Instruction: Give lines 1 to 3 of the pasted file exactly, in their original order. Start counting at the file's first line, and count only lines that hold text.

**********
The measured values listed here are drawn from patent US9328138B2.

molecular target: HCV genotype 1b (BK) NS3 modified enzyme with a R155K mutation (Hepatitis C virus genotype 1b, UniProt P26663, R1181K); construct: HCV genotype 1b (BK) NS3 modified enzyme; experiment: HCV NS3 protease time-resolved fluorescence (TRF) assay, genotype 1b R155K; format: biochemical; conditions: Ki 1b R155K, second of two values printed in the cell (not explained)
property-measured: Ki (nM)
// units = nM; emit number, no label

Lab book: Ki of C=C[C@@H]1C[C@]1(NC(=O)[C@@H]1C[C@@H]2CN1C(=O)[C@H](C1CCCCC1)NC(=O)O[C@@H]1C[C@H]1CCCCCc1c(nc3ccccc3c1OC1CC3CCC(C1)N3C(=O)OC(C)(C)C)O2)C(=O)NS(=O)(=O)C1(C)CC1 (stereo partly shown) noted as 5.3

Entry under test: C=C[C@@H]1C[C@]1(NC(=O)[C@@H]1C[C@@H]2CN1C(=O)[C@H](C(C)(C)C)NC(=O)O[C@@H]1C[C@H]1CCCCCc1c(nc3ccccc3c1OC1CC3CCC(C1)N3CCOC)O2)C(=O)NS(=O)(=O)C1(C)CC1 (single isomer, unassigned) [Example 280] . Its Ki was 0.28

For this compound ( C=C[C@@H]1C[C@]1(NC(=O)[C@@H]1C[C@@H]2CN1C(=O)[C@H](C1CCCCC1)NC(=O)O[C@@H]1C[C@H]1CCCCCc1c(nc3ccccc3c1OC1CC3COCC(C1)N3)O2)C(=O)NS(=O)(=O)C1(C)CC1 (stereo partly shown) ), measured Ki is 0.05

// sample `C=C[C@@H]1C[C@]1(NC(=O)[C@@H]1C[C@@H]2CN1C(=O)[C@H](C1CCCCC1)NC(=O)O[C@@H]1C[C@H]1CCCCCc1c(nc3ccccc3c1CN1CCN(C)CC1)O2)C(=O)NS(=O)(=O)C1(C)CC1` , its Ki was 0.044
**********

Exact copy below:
The measured values listed here are drawn from patent US9328138B2.

molecular target: HCV genotype 1b (BK) NS3 modified enzyme with a R155K mutation (Hepatitis C virus genotype 1b, UniProt P26663, R1181K); construct: HCV genotype 1b (BK) NS3 modified enzyme; experiment: HCV NS3 protease time-resolved fluorescence (TRF) assay, genotype 1b R155K; format: biochemical; conditions: Ki 1b R155K, second of two values printed in the cell (not explained)
property-measured: Ki (nM)